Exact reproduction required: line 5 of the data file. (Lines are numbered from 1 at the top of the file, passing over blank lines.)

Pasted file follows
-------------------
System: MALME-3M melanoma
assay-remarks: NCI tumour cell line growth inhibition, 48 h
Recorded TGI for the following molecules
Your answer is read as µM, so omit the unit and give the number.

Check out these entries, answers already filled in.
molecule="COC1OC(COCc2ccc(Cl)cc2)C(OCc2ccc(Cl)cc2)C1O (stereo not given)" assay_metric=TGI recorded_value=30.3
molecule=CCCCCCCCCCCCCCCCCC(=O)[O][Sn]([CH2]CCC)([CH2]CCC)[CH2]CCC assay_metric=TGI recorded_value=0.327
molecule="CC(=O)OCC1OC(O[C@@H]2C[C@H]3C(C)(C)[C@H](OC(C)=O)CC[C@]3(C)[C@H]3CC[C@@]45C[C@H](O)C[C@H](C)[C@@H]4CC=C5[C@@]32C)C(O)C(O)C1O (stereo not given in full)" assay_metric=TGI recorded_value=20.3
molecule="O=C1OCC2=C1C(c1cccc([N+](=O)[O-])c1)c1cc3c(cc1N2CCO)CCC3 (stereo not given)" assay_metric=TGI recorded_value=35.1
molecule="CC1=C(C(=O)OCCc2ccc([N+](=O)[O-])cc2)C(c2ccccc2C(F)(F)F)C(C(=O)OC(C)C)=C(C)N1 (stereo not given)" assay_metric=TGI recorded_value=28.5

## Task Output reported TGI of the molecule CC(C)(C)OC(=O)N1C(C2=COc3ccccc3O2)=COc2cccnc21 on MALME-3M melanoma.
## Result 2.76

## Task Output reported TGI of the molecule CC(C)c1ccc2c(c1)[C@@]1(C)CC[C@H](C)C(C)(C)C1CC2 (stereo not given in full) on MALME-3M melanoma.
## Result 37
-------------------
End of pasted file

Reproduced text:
Check out these entries, answers already filled in.